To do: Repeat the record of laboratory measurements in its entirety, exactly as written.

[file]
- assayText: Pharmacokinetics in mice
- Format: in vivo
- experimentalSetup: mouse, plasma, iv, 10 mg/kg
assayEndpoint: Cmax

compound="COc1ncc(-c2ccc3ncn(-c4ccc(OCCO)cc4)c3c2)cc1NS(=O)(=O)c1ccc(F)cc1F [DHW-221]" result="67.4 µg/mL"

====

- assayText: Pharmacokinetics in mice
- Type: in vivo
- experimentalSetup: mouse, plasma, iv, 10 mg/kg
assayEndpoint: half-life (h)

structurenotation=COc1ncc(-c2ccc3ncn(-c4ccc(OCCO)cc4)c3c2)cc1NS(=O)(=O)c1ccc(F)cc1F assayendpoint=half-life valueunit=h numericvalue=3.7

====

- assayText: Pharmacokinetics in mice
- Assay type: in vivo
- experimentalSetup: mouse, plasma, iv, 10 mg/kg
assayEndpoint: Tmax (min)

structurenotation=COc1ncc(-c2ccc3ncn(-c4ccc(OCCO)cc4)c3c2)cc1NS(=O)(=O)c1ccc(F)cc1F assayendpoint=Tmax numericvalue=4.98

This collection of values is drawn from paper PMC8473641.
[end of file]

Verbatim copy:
- assayText: Pharmacokinetics in mice
- Format: in vivo
- experimentalSetup: mouse, plasma, iv, 10 mg/kg
assayEndpoint: Cmax

compound="COc1ncc(-c2ccc3ncn(-c4ccc(OCCO)cc4)c3c2)cc1NS(=O)(=O)c1ccc(F)cc1F [DHW-221]" result="67.4 µg/mL"

====

- assayText: Pharmacokinetics in mice
- Type: in vivo
- experimentalSetup: mouse, plasma, iv, 10 mg/kg
assayEndpoint: half-life (h)

structurenotation=COc1ncc(-c2ccc3ncn(-c4ccc(OCCO)cc4)c3c2)cc1NS(=O)(=O)c1ccc(F)cc1F assayendpoint=half-life valueunit=h numericvalue=3.7

====

- assayText: Pharmacokinetics in mice
- Assay type: in vivo
- experimentalSetup: mouse, plasma, iv, 10 mg/kg
assayEndpoint: Tmax (min)

structurenotation=COc1ncc(-c2ccc3ncn(-c4ccc(OCCO)cc4)c3c2)cc1NS(=O)(=O)c1ccc(F)cc1F assayendpoint=Tmax numericvalue=4.98

This collection of values is drawn from paper PMC8473641.